A LIFESAVING project set up by a frontline charity worker from Greenock is in line for a national award.

From her Larkfield home Suzie Gallagher is playing a critical role in the fight to reverse the tragic rise in drug deaths here and across the country.

She has saved 295 lives this year through her work with Scottish Families Affected by Alcohol and Drugs by sending out Naloxone kits, which rapidly reverse opioid overdoses.

Suzie works closely with groups in Inverclyde, which sadly has one of the country's worst records on drug deaths.

She is thrilled the project has just been shortlisted for the Scottish Council for Voluntary Organisations pioneering project prize.

Health and development officer Suzie, who lives in Banff Road, said: "We are so honoured to be recognised in this way.

"This is a national project which is run right here in Greenock.

"It is a major step forward as we try to reduce drug deaths.

"As a charity we have traditionally been there for families affected by drugs and alcohol but this is something very practical that we can do to prevent deaths.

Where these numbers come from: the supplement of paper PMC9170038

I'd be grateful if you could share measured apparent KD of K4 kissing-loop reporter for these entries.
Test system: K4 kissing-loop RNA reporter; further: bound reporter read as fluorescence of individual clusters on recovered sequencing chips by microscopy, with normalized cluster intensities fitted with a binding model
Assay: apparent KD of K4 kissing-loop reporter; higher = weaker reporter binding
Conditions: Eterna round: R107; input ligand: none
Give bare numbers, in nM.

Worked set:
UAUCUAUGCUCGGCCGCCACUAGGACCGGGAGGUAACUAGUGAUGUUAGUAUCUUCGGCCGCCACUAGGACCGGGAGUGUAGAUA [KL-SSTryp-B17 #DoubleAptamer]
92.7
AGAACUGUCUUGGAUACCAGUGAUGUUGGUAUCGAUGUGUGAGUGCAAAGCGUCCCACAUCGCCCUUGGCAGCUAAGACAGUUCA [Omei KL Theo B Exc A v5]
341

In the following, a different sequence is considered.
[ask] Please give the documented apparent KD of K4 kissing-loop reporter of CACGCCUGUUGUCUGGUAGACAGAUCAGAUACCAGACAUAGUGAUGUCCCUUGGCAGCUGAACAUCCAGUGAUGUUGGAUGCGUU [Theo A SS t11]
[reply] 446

"The Naloxone kit is something that loved ones can have there ready so that it can be used.

"We have postmen in Inverclyde, shops and other places carrying the kits so they can save lives.

"During lockdown there was a huge rise demand for the kits, up by 60 per cent."

In Inverclyde there were another 33 drug deaths last year, with the area having the third highest death rate in the country.

Alcohol-related mortality has also reached its highest level here for ten years, with 32 people dying due to drink.

Suzie added: "In many ways alcohol deaths have not had the same attention because alcohol is legal and drugs are not.

"But they are all health issues.

"I think we are all starting to waken up to the tragedy."

Suzie feels that radical changes are needed in health and social care to properly tackle the crisis.

The SFAAD charity tries to plug gaps in statutory services, with many people with alcohol and drug problems forced to wait too long for help.

Suzie said: "There is lots of great grassroots work in Inverclyde with the likes of Your Voice and the Recovery project, that is the way ahead.

"But there also needs to be a way for people to access mental health services as well as drug and alcohol ones, bringing them together.

"Right now it is too difficult for people to get the help they need."

*The SCVO charity awards 2021will be hosted by newsreader, presenter and author Sally Magnusson in a virtual ceremony next month.